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Porous Structures at Mechelen, Belgium

Porous Structures (Het Predikheren, Mechelen.Brand! Festival. 5 December 2019. Review by Martin Longley) Mechelen is a small-ish city in Flanders, equidistant between Brussels and Antwerp, but it has its own five-year-old festival of adventurous jazz, blessed with a line-up that can easily compete with the rosters of capital cities. Three days of Brand! (meaning Fire! in Dutch) was ample time to mix nearby Belgian talent with further-flung international guests, as three acts appeared each evening, mostly at the Nona Arts Centre. A couple of bands had European leaders partnered by some of the starriest players from the USA. Jakob Bro was joined by Mark Turner, the first time this tenorman has appeared with the Danish guitarist’s regularly working trio of bassist Thomas Morgan and drummer Joey Baron, whilst reedsman Robin Verheyen brought along pianist Marc Copland, bassist Drew Gress and wildman drummer Billy Hart. Trumpeter Eric Boeren was the least familiar member of his own band, boasting sidemen who are amongst the most renowned Amsterdam musicians: Michael Moore (reeds), Wilbert De Joode (bass) and Han Bennink (drums). Guitarist Kim Myhr gave one of the most powerful performances of his “You | Me” extravaganza so far, an excuse for multi-percussion ritual abandonment and massed axe-strumming.

Ruben Machtelinx and Bert Cools. Photo credit: Geert Vandepoele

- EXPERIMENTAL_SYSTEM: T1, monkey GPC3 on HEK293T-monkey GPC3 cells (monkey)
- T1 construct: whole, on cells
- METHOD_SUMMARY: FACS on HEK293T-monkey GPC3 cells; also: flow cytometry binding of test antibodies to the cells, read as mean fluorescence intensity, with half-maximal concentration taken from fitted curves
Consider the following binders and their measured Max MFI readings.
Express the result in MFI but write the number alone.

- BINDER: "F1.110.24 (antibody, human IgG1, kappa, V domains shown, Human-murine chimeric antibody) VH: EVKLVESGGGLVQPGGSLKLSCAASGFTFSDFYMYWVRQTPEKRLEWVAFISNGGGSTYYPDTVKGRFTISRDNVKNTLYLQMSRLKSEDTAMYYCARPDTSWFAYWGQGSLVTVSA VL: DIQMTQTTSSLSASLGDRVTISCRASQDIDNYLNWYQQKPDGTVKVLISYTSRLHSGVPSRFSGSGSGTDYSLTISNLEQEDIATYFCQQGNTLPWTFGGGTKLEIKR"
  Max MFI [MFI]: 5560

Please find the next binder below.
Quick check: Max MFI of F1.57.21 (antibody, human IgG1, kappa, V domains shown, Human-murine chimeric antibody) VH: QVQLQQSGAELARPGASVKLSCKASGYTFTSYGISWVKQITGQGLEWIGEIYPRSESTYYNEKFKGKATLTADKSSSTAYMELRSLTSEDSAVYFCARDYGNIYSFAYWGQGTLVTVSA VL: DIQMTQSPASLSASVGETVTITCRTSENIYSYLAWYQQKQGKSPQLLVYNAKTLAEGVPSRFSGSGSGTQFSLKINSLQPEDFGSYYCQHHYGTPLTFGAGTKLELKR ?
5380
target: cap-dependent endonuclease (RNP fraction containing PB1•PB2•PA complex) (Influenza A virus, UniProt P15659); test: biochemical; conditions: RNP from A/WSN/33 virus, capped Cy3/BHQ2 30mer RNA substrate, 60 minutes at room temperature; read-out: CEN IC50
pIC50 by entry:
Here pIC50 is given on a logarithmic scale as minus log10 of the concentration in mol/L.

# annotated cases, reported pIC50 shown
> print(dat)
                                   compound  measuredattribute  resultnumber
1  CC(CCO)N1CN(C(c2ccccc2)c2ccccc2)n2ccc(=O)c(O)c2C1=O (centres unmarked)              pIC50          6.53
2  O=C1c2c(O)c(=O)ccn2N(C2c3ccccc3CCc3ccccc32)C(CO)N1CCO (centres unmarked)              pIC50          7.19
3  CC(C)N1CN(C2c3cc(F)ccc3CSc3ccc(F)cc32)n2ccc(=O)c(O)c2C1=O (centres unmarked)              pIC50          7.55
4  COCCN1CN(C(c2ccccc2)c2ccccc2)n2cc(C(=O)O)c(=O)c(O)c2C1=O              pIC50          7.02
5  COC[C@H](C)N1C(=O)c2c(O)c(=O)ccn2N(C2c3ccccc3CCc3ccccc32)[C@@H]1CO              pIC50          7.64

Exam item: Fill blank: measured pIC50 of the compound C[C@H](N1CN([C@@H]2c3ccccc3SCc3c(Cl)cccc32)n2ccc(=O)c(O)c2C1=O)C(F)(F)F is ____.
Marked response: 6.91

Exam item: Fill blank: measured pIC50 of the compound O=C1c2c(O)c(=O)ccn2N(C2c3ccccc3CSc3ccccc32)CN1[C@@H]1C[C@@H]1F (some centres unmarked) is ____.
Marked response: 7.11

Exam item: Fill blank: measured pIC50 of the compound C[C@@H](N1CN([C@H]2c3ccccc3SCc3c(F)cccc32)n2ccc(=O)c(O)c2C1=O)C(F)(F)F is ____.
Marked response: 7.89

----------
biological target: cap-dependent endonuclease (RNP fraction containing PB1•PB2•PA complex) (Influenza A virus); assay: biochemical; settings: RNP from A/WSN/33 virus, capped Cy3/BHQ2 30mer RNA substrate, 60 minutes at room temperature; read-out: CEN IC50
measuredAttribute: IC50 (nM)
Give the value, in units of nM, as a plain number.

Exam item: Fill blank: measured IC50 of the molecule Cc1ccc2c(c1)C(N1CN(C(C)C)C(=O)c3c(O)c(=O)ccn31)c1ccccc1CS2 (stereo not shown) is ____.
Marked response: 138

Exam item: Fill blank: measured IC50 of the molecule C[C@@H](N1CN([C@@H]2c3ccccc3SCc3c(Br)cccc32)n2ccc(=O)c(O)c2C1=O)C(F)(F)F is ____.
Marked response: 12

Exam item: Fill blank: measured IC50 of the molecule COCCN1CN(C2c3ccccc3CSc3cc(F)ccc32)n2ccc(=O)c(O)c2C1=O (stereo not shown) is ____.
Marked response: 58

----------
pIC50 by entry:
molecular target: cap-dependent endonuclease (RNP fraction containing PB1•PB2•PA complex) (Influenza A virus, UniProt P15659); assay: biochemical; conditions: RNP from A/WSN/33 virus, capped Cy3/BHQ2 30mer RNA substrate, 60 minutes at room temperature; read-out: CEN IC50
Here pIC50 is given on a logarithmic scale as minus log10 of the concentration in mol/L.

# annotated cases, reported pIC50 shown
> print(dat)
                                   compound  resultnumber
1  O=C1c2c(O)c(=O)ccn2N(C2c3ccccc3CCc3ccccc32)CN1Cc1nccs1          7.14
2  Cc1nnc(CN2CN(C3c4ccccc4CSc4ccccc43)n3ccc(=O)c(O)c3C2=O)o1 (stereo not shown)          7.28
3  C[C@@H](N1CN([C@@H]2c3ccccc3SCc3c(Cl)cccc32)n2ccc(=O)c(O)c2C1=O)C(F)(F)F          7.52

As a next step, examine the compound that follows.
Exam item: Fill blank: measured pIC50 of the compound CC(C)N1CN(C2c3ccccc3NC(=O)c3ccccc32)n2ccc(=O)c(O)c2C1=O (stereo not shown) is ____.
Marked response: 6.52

Sometimes the best sounds arrive from the least familiar quarters, and a particular festival highlight was the Porous Structures performance by a new and relatively unknown quartet. This work’s composer was one of the twinned guitarists, Ruben Machtelinckx, the other being Bert Cools. The line-up was completed by reedsman Joachim Badenhorst (another regular Belgian-in-NYC) and outsider French percussionist Toma Gouband. This gig was staged in the Het Predikheren, a library and cultural centre in a converted 1655 church and monastery. Sensitively refurbishing old buildings for cultural usage seems to be a Mechelen speciality. This was well-suited to the quietness and concentration of the music, which often roamed in zones of near non-activity. The steel-string guitars tended to work in tandem, spinning interwoven threadlines, whilst Badenhorst and Gouband responded around the peripheries, sometimes burrowing into the core. Despite the attention paid to notation, the feel was often that of a ritualised improvisation, akin to some kind of pagan ceremony. There was the feeling that this band were allowed ample space for individual and spontaneous movements. Badenhorst was interested in the sound of his clarinet and tenor saxophone without their mouthpieces, breathing sideways, vocalising, forming interior gusts, rationing his activities, but making an increased impact when issuing a ‘solo’. Of course, he also blew the fully-assembled instruments, but still in a shadowy manner. The lighting was of the intense mood-limning variety, as Gouband explored each small potential of his skins, often used as a micro-stage for vestigial rubbings or subtle stone-clinking. He mostly used dessicated sprigs as drumsticks, thwipping lightly around his drumheads, faintly glancing off cymbals. He also used a fir cone as a time-keeper. Although subtlety was a frequent state, there were repeated instances of strumming increases and percussive climaxing, the audience remaining transfixed throughout. When the lights came up, we returned, startled, into the surrounding civilisation.

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